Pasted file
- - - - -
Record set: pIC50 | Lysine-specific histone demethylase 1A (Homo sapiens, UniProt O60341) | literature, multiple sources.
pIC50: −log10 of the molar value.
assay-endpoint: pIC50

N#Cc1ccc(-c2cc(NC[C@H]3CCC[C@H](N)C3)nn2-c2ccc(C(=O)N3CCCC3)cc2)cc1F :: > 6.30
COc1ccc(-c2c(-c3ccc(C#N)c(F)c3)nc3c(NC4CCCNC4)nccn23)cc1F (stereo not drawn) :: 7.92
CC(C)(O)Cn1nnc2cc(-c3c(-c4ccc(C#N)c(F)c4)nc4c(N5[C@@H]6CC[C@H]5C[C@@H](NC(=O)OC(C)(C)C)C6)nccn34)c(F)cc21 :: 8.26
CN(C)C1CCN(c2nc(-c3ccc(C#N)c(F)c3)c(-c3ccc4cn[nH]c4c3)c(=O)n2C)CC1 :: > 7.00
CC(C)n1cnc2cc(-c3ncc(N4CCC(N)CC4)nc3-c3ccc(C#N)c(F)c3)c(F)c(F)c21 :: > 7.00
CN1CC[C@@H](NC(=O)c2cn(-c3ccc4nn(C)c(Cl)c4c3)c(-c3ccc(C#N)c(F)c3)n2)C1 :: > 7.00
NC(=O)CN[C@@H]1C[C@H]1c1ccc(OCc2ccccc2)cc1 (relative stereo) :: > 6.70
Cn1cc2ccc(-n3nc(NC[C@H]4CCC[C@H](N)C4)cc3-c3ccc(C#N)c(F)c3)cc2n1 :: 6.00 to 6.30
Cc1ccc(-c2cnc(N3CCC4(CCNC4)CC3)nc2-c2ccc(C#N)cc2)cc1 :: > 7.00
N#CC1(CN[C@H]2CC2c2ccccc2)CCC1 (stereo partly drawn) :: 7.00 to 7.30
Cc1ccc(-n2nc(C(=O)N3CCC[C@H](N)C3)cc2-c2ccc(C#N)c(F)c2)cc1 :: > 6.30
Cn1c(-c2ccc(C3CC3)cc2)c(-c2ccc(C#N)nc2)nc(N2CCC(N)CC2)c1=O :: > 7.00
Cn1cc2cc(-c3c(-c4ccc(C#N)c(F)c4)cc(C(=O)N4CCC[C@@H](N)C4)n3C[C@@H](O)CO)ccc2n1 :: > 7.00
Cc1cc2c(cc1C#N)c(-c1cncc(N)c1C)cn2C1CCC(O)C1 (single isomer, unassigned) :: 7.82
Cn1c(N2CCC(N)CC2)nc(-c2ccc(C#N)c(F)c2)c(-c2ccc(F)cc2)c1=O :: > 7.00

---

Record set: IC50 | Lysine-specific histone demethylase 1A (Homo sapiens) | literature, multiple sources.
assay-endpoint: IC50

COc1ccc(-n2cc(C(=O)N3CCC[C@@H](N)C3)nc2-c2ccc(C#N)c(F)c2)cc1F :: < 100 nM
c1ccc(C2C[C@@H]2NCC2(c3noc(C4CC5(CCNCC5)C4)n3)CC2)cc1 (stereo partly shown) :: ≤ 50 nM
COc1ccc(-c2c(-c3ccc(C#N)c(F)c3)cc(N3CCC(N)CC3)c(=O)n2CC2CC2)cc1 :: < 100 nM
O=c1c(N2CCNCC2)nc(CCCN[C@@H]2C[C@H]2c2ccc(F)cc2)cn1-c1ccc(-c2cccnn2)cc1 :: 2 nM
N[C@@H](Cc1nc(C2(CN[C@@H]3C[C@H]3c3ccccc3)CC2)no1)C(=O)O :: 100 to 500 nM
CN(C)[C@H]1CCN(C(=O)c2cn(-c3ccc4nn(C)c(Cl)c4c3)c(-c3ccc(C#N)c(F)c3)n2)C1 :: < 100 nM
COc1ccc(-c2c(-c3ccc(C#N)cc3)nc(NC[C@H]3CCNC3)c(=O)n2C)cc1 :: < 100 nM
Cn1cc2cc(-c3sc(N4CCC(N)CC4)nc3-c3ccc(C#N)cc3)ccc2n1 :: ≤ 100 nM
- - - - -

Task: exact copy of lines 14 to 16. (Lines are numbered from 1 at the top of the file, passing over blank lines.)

Cc1ccc(-n2nc(C(=O)N3CCC[C@H](N)C3)cc2-c2ccc(C#N)c(F)c2)cc1 :: > 6.30
Cn1c(-c2ccc(C3CC3)cc2)c(-c2ccc(C#N)nc2)nc(N2CCC(N)CC2)c1=O :: > 7.00
Cn1cc2cc(-c3c(-c4ccc(C#N)c(F)c4)cc(C(=O)N4CCC[C@@H](N)C4)n3C[C@@H](O)CO)ccc2n1 :: > 7.00